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Jacques Desdoigts will bring in six figures this year. His educational background isn't remarkable. He has no interest in an MBA. He has tattoos, takes transit, doesn't go into the office on weekends and refuses to wear a suit. Jacques Desdoigts is well on his way to becoming Sales Director. I genuinely love people, explains Desdoigts. Listening to them, making them laugh, figuring out what they need and how I can help them.

So much for the fast-talking charlatans of the pitching profession. As little as ten years ago, Gordon Gecko-esque ethics still typified those needed to succeed but business majors are no longer bounding into entry-level positions set to swindle and spin.

Companies learn the hard way that mistakes happen when they fall out of touch. Whether these mistakes are made by individuals or entire boards of individuals, when they lose the connection to the elements ' the people, the environment, the purpose ' that support their success, they run the risk of becoming irrelevant, at best. At worst, total catastrophe. As a result, there is a push to reconnect with our most human of sensibilities, to cultivate and reward that which can be neither outsourced nor automated.

In his book Wired to Care: How Companies Prosper When They Create Widespread Empathy, Dev Patnaik asserts that the best organizations, and the ones that survive economic setbacks and downturns, are those with empathic cultures and managers who are able to step outside themselves and walk in someone else's shoes.

Particularly in sales, long-term success and aspirations of leadership require empathy. Not in a touchy-feely, daily-group-hug sort of way but in a way that supports intuition and a gut feeling of other people. Increasingly, employers are identifying empaths as optimal leaders. Not only does their ability to connect to customers help them sell with ease but their genuine interest in and care for fellow employees enables them to build and motivate a team often without even trying.

As Desdoigts explains, There are two basic ways to influence human behaviour: Manipulation and Inspiration. Thankfully, if I have empathy for someone there's no way I can manipulate him. But I can inspire him. When I get to know him and his unique situation ' not just as a potential sale but as a human being  I can assess his needs honestly and identify how and if his business, his life, can be bettered by my product which goes a long way towards growing lifetime sales relationships.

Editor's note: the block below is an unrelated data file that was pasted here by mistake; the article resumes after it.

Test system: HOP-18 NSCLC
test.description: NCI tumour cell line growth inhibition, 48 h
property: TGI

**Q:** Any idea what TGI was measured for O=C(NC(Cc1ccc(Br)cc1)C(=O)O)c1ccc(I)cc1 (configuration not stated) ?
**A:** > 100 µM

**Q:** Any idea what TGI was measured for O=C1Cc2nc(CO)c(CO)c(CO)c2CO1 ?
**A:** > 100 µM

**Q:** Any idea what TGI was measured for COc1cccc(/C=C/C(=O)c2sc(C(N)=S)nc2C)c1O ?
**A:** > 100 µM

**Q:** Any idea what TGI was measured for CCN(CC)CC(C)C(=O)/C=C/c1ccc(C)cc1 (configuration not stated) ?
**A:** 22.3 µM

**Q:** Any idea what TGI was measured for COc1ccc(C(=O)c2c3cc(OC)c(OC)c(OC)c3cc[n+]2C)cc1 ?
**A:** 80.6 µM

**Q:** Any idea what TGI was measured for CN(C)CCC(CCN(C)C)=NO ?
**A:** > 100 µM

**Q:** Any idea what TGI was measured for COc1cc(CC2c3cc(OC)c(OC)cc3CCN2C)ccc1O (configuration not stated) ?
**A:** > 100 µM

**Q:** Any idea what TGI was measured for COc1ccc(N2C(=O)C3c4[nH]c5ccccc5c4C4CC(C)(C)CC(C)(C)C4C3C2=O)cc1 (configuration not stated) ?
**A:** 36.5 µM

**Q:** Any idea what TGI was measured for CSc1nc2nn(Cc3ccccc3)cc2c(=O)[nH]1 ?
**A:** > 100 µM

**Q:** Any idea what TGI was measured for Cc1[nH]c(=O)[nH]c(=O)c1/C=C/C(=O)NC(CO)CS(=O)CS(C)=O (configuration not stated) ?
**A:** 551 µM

And for a Sales Director, passion and drive aren't just a plus, they're the fuel. Judith Orloff M.D. has written extensively on Empathy in the workplace. Empathic people have great vision and are passionate about their beliefs and ideas. They can read between the lines, often able to perceive grey areas in a discussion or sense unspoken tension in meetings.

A great Sales Director certainly needs solid people skills but there is a great deal more to the job. Being dialed-in only becomes more involved, more complex and more important as you move up the ladder. Sales Directors weave the web that connects management, marketing and sales, seeing mission to strategy and taking strategy to execution. They do this all while remaining attuned to market trends, R & D, corporate direction, and the needs of the customer. To top it off, a Sales Director will also know exactly how to respond to crises or developments in order to maintain the tender balance of all the elements under her watchful eye.

While some employers will look for candidates to hold an advanced degree, others will place more weight on a proven track record and measurable results. Truly, it is only by understanding the intimate details of your customer base and knowing how all the various corners of the web connect that you will be able to tell, for example, how a strategy and its execution must be modified to account for regional or territorial differences that could impact an audience.

Much of the prowess of multi-tasking is acquired with experience and practice. Being able to strategically prioritise plans of action that will hit a number of birds with a single stone becomes an invaluable skill, especially if you can empower someone else to throw that stone. Herein lies the craft of managing an effective team. The more empowered people are, the more they will accomplish, and the happier they'll be about it. Whether as a Team Leader, Manager or Director, empowering individuals to challenge their limits, take risks and make decisions creates an atmosphere that encourages autonomy. Such an environment allows employees to better see themselves in their work and find fulfillment in what they do.

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